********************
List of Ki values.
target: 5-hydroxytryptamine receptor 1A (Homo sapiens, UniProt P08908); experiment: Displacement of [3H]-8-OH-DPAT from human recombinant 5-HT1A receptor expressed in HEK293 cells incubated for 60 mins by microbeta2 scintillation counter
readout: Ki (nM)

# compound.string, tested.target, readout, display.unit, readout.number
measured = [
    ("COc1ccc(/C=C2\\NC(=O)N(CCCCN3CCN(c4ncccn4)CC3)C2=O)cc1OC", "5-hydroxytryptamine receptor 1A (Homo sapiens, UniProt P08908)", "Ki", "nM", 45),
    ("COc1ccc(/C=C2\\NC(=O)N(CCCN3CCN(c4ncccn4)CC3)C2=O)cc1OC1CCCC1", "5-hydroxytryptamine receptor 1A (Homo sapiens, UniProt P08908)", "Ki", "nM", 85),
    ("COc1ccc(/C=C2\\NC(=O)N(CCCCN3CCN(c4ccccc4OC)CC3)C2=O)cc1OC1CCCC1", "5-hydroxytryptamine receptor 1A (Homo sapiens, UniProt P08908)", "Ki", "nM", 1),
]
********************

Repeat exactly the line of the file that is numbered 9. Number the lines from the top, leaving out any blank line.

]